The Great Whiskey Cocktail Drinking Competition of 1867

We all know someone of whom it has been said "could drink anyone under the table." However, pushing the limits can be dangerous, and binge drinking has led to many deaths. The problem with drinking alcohol in a hurry is that you can imbibe too much before the effects show at all, and then you are suddenly too drunk to understand your limits. A competition to see who can drink more than someone else may remind you of a certain scene in Raiders of the Lost Ark, in which Marion Ravenwood not only survived the contest, but also an attempted murder and the fact that her bar burned down. Real life is not as exciting, nor as survivable.

That said, there was a drinking contest in which two young, large, and wealthy men felt compelled to outdrink each other. Lord Louth, age 34, was visiting from England, and made the acquaintance of 32-year-old Albert Haller Tracy, Jr., of Buffalo, New York. Tracy was showing Louth around Buffalo, as the two were of comparable social standing and had much in common. However, both prided themselves on the ability to drink copious amounts of whiskey, and Louth challenged Tracy to a public showdown. They engaged a bartender to prepare and keep count of how many whiskey cocktails each man drank. Word got around, and spectators came and placed their bets between the British lord and the American. The contest made the papers for years afterward. While the story grew in later years, even the immediate reports had the men drinking an astonishing number of cocktails. Read the entire story of the drinking contest, plus notes on how it was researched, at The Daily Beast. -via Digg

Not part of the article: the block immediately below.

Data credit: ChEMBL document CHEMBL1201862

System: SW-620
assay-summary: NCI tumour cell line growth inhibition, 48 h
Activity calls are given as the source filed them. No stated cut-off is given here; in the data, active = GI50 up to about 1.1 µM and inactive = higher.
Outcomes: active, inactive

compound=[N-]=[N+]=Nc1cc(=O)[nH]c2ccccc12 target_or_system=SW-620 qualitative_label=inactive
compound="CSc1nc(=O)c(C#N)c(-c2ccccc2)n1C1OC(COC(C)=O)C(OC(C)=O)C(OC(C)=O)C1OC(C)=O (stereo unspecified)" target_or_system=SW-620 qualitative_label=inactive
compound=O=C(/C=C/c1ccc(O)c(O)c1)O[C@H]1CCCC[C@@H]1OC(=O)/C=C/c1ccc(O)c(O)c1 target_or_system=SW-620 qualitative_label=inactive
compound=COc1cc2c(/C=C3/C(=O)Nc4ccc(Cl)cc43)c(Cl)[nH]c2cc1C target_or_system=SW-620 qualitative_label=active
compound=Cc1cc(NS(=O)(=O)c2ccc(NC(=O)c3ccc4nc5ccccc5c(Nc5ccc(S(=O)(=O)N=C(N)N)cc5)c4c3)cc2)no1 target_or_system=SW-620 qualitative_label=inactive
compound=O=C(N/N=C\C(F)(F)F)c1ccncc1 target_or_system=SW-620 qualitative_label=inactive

(Image credit: Sarah Rogers/The Daily Beast)


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Once, circa 1979, and in between our beer drinking, I drank 12 stoplights which at the time were all the rage. One stoplight consisted of 3 shots - a mellonball (green), an orgasm (yellow), and a watermelon (red). They were served in stackable shot glasses and you just slammed them down. Full disclosure: I'm a Buffalonian.
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